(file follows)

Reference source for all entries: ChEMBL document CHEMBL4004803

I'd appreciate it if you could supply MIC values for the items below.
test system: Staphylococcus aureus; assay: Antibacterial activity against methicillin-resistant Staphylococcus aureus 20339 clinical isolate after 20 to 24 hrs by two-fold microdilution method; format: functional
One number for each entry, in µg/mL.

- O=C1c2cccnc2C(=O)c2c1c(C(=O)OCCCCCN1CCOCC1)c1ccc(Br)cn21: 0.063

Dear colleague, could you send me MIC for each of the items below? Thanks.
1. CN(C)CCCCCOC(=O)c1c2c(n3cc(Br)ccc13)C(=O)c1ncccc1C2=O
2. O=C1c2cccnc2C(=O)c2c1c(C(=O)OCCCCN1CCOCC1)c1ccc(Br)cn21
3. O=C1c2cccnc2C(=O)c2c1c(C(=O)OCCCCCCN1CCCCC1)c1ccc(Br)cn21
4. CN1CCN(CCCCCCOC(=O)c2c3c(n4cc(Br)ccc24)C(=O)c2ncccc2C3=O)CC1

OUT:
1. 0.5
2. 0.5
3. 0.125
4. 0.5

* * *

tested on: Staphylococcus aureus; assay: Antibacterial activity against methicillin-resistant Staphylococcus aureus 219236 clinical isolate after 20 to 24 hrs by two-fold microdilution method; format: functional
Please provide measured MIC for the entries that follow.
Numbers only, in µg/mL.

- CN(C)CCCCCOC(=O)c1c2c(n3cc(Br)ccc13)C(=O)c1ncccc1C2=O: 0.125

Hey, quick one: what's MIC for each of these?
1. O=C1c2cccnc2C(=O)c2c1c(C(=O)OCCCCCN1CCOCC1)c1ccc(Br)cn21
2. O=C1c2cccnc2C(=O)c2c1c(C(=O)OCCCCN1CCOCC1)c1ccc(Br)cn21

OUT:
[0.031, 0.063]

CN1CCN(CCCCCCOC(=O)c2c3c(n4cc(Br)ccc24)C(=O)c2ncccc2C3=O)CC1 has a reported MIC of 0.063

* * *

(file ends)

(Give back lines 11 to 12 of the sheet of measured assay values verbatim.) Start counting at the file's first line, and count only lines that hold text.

OUT:
1. 0.5